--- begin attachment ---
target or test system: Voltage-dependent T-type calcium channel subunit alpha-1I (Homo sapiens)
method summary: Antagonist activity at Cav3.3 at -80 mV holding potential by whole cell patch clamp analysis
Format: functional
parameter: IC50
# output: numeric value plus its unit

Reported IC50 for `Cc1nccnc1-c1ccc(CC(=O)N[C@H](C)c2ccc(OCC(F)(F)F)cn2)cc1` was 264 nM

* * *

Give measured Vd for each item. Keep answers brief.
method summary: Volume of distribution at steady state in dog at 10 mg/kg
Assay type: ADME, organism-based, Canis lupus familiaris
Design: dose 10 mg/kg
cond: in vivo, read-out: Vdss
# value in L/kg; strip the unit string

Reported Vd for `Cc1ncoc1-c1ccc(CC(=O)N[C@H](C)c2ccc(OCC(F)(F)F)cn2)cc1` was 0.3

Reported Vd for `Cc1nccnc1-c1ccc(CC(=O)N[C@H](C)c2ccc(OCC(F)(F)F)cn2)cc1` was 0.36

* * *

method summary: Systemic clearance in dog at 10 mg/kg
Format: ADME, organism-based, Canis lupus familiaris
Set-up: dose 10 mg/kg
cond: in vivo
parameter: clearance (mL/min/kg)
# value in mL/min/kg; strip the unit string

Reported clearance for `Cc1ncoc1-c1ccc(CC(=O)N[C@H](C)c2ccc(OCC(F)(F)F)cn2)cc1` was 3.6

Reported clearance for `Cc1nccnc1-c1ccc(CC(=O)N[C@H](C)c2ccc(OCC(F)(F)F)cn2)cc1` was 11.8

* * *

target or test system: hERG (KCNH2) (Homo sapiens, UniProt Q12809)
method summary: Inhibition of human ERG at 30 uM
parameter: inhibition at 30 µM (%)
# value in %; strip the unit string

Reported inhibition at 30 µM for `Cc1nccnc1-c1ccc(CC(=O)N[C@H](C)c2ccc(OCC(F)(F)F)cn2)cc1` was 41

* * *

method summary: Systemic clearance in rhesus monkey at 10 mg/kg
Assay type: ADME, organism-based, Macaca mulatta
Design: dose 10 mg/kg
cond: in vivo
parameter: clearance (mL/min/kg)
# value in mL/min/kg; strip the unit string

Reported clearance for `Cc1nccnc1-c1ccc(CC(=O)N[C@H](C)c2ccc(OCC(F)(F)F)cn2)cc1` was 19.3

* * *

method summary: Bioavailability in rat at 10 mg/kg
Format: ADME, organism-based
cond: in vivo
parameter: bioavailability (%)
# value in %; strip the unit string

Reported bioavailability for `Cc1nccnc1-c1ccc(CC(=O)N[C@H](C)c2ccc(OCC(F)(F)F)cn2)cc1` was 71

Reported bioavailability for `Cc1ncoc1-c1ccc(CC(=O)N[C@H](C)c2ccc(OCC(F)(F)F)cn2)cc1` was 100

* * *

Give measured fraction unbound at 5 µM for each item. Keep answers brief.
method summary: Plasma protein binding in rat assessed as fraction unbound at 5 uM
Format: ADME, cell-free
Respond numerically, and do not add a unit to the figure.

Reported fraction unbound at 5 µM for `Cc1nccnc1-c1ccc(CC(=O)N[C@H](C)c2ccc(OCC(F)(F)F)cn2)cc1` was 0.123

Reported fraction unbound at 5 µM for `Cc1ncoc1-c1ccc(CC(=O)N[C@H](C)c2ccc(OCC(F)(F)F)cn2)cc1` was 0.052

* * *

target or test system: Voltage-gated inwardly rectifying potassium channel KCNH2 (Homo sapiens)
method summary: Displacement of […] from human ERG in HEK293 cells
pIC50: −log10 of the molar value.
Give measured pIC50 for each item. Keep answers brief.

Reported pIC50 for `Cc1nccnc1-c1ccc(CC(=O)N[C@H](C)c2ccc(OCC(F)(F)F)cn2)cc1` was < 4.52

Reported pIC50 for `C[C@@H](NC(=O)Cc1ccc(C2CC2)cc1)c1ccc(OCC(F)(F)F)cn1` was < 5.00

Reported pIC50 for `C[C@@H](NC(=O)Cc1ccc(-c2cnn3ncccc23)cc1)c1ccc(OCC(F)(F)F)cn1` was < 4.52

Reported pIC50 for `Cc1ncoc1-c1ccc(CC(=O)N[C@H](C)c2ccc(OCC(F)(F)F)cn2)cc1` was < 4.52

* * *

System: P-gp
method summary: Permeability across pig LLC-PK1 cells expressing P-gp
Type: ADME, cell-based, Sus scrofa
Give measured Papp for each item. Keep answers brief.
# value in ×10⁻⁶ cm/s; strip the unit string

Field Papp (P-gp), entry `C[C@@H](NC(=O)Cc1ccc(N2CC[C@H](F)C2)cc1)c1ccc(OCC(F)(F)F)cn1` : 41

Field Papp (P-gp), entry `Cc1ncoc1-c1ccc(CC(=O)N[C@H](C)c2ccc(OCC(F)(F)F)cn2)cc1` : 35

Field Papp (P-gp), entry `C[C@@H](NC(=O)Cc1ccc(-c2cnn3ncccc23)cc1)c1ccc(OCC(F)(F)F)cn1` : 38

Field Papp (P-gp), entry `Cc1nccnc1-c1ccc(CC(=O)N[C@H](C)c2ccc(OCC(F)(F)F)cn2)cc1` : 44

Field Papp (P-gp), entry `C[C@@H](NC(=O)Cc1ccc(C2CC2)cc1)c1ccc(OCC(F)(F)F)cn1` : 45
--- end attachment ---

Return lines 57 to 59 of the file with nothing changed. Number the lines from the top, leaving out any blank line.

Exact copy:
pIC50: −log10 of the molar value.
Give measured pIC50 for each item. Keep answers brief.

Reported pIC50 for `Cc1nccnc1-c1ccc(CC(=O)N[C@H](C)c2ccc(OCC(F)(F)F)cn2)cc1` was < 4.52